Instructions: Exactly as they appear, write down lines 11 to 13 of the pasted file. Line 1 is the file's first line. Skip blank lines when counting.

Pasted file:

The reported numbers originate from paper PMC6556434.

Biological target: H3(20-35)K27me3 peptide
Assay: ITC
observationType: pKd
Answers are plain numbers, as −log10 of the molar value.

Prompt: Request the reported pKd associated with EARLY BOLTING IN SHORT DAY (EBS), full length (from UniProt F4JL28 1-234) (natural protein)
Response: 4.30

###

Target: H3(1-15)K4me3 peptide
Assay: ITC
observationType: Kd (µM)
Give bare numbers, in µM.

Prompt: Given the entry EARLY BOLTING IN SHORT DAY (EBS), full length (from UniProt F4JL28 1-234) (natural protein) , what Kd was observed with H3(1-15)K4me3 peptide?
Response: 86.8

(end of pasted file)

observationType: Kd (µM)
Give bare numbers, in µM.

Prompt: Given the entry EARLY BOLTING IN SHORT DAY (EBS), full length (from UniProt F4JL28 1-234) (natural protein) , what Kd was observed with H3(1-15)K4me3 peptide?